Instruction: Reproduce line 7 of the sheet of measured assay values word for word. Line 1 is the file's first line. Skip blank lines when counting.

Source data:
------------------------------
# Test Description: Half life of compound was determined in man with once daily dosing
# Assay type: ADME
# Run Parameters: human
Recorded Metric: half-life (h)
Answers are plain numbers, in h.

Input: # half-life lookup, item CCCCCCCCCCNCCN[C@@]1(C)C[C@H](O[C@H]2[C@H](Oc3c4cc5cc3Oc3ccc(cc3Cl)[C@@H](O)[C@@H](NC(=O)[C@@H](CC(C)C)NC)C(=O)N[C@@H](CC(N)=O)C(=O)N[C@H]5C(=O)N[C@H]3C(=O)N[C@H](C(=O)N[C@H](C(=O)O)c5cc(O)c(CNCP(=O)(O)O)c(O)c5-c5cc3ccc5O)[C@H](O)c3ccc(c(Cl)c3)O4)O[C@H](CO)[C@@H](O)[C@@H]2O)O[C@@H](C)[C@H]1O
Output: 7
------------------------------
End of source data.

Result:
Output: 7